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‘Swadeshabhimani Wanted People to be Patriots’

THIRUVANANTHAPURAM: Swadeshabhimani Ramakrishna Pillai’s greatest contribution was modernising Kerala politically, noted historian Dr K N Panicker has said. Delivering the Swadeshabhimani reme

Published: 03rd February 2012 06:03 AM  |   Last Updated: 16th May 2012 05:48 PM   |  A+A-

THIRUVANANTHAPURAM: Swadeshabhimani Ramakrishna Pillai’s greatest contribution was modernising Kerala politically, noted historian Dr K N Panicker has said. Delivering the Swadeshabhimani remembrance lecture at the ‘’Prathibha vandanam’’ programme  being organised as part of the CPM state conference here on Thursday, he said  Swadeshabhimani wanted the people to be transformed into patriots instead of remaining loyal to the king.

‘’He wanted people to worship their country, instead of worshiping the king’’ Panicker said.

 He was an advocate of liberal thinking  while it remained as his strength and weakness. His entry to the public life was a turning point, he said.

 Panicker said it was impossible to evolve a new culture without assimilating the past  cultural values. He opined that the contributions of the renaissance leaders should be evaluated critically. The renaissance leaders had worked with the aim of a total transformation of society.

 ‘’Renaissance was a socio-intellectual process. At the same time, it had shown a certain level of reluctance to get involved in the politics of that time’’ he pointed out.  However, at a later stage politics and renaissance movement were involved.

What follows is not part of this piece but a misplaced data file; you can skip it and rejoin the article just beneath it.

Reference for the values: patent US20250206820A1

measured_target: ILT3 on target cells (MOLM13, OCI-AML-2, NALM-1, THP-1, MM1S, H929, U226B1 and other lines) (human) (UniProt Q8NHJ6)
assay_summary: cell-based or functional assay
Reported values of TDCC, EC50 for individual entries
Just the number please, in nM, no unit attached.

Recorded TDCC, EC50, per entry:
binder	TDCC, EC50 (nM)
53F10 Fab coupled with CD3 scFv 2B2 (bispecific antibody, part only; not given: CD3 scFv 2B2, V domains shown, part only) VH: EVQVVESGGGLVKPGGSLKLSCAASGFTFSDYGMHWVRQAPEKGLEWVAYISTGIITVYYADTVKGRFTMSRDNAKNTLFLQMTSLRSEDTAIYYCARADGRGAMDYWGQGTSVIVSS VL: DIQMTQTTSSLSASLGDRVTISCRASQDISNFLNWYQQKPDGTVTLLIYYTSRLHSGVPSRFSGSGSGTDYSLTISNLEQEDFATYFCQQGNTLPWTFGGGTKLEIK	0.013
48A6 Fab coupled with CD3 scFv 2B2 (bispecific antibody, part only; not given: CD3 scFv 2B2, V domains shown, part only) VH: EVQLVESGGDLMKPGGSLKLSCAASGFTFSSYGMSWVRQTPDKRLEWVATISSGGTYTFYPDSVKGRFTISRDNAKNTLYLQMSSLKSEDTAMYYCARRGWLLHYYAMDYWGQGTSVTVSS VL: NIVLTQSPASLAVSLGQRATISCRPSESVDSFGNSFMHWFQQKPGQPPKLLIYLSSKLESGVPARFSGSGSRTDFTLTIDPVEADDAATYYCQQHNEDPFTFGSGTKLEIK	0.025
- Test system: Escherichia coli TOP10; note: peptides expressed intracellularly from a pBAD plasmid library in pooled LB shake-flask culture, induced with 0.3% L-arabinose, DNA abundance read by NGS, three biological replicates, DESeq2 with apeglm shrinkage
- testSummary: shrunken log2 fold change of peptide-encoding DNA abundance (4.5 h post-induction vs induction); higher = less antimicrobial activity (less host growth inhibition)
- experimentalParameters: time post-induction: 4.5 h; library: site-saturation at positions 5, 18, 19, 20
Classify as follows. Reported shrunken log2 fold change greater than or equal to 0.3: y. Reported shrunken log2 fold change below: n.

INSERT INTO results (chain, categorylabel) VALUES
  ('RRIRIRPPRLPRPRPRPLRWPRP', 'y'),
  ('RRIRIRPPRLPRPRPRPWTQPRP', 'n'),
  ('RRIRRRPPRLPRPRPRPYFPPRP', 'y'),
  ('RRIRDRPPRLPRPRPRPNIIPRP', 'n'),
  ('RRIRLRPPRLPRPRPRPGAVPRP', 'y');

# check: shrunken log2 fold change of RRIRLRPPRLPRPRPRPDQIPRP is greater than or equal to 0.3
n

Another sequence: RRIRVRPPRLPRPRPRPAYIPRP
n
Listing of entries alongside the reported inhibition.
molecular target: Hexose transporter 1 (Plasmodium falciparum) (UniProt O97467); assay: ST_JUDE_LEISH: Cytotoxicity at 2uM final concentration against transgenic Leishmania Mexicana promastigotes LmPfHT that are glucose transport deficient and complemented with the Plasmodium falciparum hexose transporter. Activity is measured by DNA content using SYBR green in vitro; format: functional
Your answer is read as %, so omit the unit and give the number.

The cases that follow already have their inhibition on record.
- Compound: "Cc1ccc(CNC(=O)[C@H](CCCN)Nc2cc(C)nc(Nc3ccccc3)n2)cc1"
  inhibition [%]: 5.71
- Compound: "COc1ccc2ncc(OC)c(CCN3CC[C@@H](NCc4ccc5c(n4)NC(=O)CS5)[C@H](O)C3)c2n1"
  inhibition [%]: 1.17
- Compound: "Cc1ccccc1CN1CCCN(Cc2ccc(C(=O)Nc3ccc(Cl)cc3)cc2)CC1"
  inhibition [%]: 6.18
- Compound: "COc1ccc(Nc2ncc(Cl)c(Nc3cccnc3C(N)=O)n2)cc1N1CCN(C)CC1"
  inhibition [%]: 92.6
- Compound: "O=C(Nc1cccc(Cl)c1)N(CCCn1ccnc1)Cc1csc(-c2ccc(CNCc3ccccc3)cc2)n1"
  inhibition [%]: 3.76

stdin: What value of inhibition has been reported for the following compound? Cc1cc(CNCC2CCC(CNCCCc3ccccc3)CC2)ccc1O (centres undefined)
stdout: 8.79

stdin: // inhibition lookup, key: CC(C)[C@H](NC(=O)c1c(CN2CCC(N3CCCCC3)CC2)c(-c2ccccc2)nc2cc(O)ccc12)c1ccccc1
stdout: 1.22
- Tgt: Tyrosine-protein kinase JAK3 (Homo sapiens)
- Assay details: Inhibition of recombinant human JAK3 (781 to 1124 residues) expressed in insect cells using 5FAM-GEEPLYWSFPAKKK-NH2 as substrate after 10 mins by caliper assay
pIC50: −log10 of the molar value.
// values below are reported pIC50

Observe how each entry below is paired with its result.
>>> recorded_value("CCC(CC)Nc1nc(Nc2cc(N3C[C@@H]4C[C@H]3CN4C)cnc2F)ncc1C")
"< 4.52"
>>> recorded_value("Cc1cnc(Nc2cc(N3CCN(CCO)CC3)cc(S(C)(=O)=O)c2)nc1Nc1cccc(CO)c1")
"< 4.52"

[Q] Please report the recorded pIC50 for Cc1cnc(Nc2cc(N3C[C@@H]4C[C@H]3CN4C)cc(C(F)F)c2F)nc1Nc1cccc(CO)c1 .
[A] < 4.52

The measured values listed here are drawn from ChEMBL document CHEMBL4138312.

Dr N A Kareem, who presided over the programme, delivered the Vakkom Abdul Khadar Moulavi remembrance lecture. He recalled that Vakkom Moulavi had fought an unending war against feudal system and princely rule as well as against the religious fundamentalism.

 His commitment to free and fearless journalism resulted in bringing Swadeshabhimani Ramakrishna Pillai to the forefront of the fight against princely rule.

 Dr Sebastain Paul delivered the Kesari Balakrishna Pillai lecture. He said in spite of the long time since the ending of  princely rule there was stioll a tendency to address the members of the royal family with titles such as ‘maharaja’. There was also intolerance among certain people about criticising ‘maharaja’.

 He said in this backdrop one could imagine how difficult it was Kesari Balakrishna Pillai to continue journalism criticising the maharaja of those days.

 B Rajeevan delivered the C V Raman Pillai lecture. Dr M M Basheer delivered the  Kumaran Asan memorial lecture.  M Vijayakumar, Pirappancode Murali,   V K Madhu and K N Gangadharan spoke.



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